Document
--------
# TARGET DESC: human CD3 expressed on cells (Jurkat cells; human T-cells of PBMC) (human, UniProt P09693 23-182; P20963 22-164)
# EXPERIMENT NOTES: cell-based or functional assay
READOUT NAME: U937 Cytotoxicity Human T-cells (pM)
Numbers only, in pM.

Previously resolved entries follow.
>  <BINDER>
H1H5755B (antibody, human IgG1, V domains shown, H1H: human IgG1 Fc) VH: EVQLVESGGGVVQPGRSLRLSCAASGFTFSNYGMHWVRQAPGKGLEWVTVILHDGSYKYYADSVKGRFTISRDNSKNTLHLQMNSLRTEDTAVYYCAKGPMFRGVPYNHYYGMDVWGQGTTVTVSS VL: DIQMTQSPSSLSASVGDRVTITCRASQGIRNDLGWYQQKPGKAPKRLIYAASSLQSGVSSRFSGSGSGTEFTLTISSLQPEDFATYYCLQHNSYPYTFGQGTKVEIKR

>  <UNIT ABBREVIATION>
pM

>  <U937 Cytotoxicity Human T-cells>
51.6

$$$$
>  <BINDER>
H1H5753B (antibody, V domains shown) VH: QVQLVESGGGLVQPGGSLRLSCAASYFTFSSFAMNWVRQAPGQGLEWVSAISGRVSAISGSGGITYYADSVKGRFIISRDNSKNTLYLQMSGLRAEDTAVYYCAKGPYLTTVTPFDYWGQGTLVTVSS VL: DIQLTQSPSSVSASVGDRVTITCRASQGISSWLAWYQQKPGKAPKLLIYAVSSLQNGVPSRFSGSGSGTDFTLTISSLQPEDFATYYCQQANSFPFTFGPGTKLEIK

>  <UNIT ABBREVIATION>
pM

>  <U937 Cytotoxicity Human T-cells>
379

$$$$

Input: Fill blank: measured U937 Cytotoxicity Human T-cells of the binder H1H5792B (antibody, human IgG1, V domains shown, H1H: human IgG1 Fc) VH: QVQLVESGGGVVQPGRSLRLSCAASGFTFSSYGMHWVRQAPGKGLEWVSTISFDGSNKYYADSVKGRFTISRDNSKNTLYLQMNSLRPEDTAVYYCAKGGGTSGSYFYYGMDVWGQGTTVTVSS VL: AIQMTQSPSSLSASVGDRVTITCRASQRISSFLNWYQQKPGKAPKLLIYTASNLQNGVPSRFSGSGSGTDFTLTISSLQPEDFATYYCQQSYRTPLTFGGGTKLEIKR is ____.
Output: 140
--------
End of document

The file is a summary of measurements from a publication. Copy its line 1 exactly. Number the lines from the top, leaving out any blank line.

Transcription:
# TARGET DESC: human CD3 expressed on cells (Jurkat cells; human T-cells of PBMC) (human, UniProt P09693 23-182; P20963 22-164)